When: Tues October 23, 2007 @ 7:00 pm
Location: RSVP to mnguyen[at]ssc[dot]wisc[dot]edu for a food head count
Latino Immigrant Parents’ Responses to U.S. Childrearing Values and Practices
Lynet Uttal, University of Wisconsin-Madison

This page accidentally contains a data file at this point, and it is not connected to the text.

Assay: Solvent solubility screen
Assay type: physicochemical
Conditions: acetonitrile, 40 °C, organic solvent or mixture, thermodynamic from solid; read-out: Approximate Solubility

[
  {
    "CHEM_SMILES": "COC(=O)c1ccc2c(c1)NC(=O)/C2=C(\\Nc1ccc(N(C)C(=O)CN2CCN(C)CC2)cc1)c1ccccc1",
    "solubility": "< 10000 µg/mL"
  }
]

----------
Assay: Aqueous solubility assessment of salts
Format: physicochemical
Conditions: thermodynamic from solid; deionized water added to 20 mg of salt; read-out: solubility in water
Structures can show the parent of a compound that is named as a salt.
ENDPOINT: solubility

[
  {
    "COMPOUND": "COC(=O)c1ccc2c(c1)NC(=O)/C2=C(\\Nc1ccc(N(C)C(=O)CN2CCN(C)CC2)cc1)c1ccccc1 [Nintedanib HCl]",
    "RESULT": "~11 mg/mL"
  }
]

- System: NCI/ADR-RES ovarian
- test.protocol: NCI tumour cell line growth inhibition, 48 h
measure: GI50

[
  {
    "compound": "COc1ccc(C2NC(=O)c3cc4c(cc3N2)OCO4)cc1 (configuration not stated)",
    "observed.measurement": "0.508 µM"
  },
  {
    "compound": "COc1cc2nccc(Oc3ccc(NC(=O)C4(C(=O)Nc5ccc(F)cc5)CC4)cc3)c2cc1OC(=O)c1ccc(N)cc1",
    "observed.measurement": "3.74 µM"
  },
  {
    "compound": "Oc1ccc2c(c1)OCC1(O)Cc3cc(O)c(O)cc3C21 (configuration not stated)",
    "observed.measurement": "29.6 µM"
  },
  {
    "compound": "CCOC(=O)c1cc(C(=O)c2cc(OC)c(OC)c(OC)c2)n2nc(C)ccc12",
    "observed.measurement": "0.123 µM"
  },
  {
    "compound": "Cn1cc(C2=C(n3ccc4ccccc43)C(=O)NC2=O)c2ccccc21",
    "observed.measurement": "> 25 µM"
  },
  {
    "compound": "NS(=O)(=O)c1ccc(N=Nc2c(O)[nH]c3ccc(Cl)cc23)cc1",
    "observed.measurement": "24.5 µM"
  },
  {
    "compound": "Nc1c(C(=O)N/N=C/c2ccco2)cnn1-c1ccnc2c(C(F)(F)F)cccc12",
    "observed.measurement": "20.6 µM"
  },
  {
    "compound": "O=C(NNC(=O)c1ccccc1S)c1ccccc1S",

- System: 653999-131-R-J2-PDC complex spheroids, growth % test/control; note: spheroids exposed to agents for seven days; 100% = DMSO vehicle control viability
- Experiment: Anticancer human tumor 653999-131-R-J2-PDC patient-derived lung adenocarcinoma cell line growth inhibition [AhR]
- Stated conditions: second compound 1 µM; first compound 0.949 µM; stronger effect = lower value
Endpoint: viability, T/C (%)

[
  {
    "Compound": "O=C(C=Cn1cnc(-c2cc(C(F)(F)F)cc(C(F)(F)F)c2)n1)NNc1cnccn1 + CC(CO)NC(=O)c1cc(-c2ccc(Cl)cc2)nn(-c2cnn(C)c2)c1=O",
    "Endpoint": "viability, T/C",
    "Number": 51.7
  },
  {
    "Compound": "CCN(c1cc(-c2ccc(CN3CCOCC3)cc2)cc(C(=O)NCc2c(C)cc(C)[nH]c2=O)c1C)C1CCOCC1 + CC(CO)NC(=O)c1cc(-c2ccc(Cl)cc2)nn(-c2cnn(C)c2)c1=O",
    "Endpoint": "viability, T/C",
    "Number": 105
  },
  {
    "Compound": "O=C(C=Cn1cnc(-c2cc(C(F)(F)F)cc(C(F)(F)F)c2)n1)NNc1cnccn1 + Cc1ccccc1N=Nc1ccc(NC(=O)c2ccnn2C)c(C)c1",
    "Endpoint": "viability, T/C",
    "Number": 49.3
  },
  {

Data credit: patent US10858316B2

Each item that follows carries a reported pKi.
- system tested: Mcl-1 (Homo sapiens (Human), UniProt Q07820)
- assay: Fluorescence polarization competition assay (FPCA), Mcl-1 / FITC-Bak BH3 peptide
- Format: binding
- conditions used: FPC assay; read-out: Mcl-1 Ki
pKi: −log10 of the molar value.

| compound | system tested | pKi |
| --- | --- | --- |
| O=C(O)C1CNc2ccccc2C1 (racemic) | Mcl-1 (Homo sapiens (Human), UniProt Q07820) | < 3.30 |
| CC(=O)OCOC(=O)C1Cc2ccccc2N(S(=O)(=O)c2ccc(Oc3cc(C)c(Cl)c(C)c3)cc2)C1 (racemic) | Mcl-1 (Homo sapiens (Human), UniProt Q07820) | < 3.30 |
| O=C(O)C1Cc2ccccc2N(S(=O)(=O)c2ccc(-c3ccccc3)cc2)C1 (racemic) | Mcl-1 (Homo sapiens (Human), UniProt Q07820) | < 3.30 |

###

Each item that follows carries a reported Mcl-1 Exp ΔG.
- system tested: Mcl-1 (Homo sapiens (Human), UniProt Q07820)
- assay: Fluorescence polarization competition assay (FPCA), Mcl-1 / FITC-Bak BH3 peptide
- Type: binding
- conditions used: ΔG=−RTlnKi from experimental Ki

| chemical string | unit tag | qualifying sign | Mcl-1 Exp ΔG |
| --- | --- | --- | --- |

Latino immigrant children are being raised by parents who themselves were raised in different cultural contexts. One of the greatest stresses for new immigrant parents is to learn how to integrate the parenting values and practices of the U.S. with their own cultural backgrounds. One of the most significant differences between U.S. childrearing advice and the parenting knowledges of parents from Spanish speaking countries is the child-centric versus the family-centric approach to socialization. At school, children of immigrant parents are taught to be individualistic and competitive. At home, children are expected to be communalistic and look out for the whole family, not just themselves. Different notions of adult-child communication styles also prevail. These differences result in cultural conflicts for the immigrant parents as well as the children of immigrants. Latino immigrant parents are critical of the ethnocentric expert principles of child development that are pervasive throughout childcare settings and parent education programs in the United States today. Latino parents are baffled by recommendations that appear to fail to guide the child appropriately and suggest inattentive parenting practices. This paper will present the parental views of this dynamic, including how parents develop novel ways to parent biculturally. This analysis in this paper is based on data from 3 years of community pláticas (facilitated dialogical workshops) for Latino immigrant parents on parenting topics. Participant observation and writing exercises collected during the pláticas were used to collect data on parents’ perspectives of child development principles taught in the United States.